The scaffold chemical composition and pore architecture are critical for successful bone regeneration. Although the effects of chemical composition, micron-scale pores, and macropores (≥100 μm) are known, those of nanometer-scale pores (nanopores) are unknown. Here, honeycomb scaffolds (HCSs) composed of carbonate apatite and bone mineral, were fabricated with three distinct nanopore volumes, while other parameters were comparable between HCSs. Their compressive strengths and nanopore volumes linearly correlated. The HCSs were implanted into critical-sized bone defects (CSDs) in the rabbit femur distal epiphyses. The nanopore volume affected both osteoclastogenesis and osteogenesis. HCSs with nanopore volumes of ≥0.15 cm3 g-1 promoted osteoclastogenesis, contributing to bone maturation and bone formation within 4 weeks. However, HCSs with nanopore volumes of 0.07 cm3 g-1 promoted significantly less bone maturation and neoformation. Nevertheless, HCSs with nanopore volumes of ≥0.18 cm3 g-1 did not undergo continuous bone regeneration throughout the 12 week period due to excessive osteoclastogenesis, which favored HCS resorption over bone neoformation. When the nanopore volume was 0.15 cm3 g-1, osteoclastogenesis and osteogenesis progressed harmonically, resulting in HCS replacement with new bone. Our results demonstrate that the nanopore volume is critical for controlling osteoclastogenesis and osteogenesis. These insights may help establish a coherent strategy for developing scaffolds for different applications.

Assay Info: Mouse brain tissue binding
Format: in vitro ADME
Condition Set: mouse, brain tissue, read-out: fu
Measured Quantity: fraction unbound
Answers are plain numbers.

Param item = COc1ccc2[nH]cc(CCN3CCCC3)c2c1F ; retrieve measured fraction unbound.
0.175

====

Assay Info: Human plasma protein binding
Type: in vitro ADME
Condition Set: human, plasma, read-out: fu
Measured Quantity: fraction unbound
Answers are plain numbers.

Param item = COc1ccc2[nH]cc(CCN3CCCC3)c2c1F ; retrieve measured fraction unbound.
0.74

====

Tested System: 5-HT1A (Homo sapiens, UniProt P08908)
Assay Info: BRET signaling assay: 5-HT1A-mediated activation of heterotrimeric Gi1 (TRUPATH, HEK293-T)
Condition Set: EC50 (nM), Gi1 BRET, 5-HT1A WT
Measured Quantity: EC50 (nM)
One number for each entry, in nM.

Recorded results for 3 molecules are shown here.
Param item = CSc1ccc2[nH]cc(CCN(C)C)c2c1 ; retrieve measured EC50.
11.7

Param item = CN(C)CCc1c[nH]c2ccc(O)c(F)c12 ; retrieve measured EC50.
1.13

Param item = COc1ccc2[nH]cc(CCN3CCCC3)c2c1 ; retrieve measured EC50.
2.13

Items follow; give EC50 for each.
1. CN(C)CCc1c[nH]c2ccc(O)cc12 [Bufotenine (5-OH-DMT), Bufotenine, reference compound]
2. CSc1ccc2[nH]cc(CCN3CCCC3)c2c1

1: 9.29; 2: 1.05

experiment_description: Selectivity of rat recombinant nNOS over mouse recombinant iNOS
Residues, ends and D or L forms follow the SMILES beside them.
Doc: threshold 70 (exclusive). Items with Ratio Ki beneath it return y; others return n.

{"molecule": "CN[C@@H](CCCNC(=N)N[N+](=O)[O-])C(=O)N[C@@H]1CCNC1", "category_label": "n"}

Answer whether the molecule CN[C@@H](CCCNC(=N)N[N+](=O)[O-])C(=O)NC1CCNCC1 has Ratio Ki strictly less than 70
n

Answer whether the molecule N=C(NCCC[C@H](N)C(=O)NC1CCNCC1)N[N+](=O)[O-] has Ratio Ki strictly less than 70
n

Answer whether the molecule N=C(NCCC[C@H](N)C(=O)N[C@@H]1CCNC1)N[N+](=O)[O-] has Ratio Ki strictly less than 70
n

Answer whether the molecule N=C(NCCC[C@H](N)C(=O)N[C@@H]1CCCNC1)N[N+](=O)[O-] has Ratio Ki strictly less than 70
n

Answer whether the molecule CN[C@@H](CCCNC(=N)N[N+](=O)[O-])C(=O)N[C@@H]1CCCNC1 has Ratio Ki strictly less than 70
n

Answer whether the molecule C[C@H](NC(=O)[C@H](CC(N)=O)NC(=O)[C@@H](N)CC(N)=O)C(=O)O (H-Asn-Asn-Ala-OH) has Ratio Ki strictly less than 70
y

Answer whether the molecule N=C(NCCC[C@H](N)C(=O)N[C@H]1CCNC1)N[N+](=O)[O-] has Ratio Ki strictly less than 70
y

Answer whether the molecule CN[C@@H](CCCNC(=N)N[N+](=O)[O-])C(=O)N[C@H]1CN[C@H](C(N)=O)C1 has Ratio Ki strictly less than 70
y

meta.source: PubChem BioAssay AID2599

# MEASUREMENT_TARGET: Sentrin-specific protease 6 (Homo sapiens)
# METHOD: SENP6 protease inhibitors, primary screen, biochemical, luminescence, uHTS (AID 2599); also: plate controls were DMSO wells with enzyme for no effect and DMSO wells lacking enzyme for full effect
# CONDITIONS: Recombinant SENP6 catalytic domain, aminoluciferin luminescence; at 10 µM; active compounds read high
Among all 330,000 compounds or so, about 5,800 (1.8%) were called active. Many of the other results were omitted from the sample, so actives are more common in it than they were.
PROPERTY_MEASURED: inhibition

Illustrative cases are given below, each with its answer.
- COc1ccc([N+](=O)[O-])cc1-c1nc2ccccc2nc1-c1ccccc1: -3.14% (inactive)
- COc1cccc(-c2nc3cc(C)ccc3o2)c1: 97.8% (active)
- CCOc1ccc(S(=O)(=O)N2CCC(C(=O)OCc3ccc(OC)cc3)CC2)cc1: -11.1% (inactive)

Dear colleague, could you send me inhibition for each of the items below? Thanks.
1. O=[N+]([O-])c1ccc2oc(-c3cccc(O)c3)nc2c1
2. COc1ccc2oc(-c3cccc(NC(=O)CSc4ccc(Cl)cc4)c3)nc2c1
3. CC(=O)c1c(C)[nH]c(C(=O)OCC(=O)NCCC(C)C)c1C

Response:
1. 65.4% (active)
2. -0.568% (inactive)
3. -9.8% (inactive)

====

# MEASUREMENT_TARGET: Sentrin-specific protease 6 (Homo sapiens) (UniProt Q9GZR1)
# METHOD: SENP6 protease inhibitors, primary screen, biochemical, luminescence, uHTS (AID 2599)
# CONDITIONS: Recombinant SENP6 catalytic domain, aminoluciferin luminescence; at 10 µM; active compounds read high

All Science Journal Classification (ASJC) codes
- General Chemistry
- Biomedical Engineering
- General Materials Science